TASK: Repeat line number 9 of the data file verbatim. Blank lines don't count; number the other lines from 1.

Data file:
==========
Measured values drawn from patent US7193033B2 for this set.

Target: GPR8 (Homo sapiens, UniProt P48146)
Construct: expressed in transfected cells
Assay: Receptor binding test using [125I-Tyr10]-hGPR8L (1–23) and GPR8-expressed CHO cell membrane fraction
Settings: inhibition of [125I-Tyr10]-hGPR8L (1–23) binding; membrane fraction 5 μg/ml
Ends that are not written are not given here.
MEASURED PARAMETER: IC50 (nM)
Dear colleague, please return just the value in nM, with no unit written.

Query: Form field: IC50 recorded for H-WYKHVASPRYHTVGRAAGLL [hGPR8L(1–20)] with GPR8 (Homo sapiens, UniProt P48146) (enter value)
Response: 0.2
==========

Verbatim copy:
Query: Form field: IC50 recorded for H-WYKHVASPRYHTVGRAAGLL [hGPR8L(1–20)] with GPR8 (Homo sapiens, UniProt P48146) (enter value)